Saying somebody is angry
There are many things in the UK today that make people angry. So we have lots of phrases for describing people when they are in a bad temper. Here are ten of them.
10 expressions to Use In Speaking And Writing:
- (A bit) annoyed.
- (A bit) peeved.
- Wound up.
- None too pleased.
- In a foul mood. / In a temper
- (Absolutely) furious / fuming
- Go through the roof / Go ballistic
- Be on the warpath
- Storm out
- See red
How To Use These Phrases In Your English:
- Phrases 1, 2 and 3 are not very strong. They mean that the person is unhappy with the situation but not shouting or getting violent. If we use 'A bit' they are even weaker.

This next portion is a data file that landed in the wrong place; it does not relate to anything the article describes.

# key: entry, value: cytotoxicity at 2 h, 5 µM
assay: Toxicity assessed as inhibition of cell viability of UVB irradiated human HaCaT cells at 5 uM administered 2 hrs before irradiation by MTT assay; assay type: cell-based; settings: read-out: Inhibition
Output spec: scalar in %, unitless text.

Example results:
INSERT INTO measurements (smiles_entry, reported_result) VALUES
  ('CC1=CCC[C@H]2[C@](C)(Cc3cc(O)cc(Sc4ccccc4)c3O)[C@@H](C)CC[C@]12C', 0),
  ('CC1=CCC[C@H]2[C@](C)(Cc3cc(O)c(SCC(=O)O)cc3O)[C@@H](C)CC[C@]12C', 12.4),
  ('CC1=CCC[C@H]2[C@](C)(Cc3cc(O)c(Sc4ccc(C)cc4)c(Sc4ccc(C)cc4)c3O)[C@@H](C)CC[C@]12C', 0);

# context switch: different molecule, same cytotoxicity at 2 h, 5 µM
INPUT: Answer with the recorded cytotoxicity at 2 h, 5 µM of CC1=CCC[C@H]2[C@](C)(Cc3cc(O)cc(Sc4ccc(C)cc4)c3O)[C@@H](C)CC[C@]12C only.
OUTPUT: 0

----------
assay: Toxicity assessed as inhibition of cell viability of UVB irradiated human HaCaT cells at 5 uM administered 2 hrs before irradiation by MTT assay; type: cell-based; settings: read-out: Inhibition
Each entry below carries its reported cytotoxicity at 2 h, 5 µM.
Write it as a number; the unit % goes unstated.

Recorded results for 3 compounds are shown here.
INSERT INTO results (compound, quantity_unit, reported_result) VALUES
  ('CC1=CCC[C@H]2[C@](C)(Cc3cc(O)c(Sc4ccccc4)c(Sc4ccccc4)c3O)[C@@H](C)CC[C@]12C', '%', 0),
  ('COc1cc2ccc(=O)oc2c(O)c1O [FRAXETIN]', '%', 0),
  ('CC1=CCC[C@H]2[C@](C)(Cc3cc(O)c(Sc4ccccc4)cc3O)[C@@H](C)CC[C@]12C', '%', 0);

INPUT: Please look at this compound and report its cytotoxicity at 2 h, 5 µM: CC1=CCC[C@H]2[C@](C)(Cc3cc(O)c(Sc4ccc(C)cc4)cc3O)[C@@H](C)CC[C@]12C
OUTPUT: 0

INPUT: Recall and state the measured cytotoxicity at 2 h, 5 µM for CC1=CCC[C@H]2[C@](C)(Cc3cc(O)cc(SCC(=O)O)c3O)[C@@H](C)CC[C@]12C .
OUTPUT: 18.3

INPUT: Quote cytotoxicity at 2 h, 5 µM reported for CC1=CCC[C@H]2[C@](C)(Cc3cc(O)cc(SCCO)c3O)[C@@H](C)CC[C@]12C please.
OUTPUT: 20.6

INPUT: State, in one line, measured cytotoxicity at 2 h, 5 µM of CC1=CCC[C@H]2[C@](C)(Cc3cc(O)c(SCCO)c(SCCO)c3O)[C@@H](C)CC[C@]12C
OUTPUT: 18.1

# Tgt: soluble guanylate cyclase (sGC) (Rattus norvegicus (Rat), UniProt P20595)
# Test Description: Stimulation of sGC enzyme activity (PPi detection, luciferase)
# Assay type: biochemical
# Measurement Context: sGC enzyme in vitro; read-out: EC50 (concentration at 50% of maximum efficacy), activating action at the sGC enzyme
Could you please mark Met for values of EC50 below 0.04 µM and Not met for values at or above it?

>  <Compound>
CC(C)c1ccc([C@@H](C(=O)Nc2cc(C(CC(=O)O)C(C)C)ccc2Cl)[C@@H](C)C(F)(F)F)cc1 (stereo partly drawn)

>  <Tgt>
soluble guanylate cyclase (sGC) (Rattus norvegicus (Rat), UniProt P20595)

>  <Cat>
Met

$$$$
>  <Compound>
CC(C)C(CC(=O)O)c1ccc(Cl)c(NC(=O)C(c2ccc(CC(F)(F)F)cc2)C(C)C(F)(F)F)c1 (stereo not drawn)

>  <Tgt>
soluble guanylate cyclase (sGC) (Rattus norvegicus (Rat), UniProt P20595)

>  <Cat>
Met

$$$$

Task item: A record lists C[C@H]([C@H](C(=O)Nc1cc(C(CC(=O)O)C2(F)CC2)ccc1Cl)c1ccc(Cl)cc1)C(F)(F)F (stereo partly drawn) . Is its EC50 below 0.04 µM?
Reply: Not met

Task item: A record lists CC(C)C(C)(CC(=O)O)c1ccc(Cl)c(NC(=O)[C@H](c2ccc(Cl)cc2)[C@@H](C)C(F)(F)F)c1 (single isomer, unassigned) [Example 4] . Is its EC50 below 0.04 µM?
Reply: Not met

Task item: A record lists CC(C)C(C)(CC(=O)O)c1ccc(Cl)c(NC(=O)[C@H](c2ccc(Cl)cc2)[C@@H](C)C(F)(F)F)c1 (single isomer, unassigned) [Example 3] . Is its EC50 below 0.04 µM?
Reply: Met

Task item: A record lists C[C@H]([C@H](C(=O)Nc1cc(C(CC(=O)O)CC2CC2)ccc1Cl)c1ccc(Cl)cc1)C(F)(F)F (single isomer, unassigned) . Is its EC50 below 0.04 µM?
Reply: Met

- Phrase 4 is quite formal and a little old-fashioned. This phrase is suitable for formal letters and letters of complaint.
- In phrase 5, a 'foul mood' is much stronger than a 'temper'.
- Phrase 6 is very strong. If a person is furious or fuming, they are probably shouting or complaining a lot.
- Phrase 7 means that the person suddenly becomes angry as a result of something that has happened.
- Phrase 8 means that somebody is very angry and may verbally or physically attack somebody if they annoy him / her an more.
- In phrase 9, if somebody 'storms out', they leave a room or meeting suddenly because something has made them very angry.
- Phrase 10 means that somebody becomes extremely angry as a result of seeing or hearing something.